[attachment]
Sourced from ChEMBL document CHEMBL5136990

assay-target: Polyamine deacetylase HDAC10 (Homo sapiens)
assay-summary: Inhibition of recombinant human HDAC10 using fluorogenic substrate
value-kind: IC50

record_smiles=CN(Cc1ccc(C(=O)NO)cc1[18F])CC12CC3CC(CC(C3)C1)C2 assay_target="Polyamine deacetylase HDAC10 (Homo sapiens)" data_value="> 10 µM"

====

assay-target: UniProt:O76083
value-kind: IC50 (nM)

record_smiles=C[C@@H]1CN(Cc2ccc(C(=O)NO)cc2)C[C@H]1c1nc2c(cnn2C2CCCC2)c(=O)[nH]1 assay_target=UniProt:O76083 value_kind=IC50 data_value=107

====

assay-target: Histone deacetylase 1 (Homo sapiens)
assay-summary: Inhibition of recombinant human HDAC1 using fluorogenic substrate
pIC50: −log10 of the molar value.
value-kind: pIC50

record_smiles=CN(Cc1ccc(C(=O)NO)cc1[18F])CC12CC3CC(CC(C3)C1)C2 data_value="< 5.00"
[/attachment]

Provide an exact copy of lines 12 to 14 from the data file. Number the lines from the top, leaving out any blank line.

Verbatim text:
assay-summary: Inhibition of recombinant human HDAC1 using fluorogenic substrate
pIC50: −log10 of the molar value.
value-kind: pIC50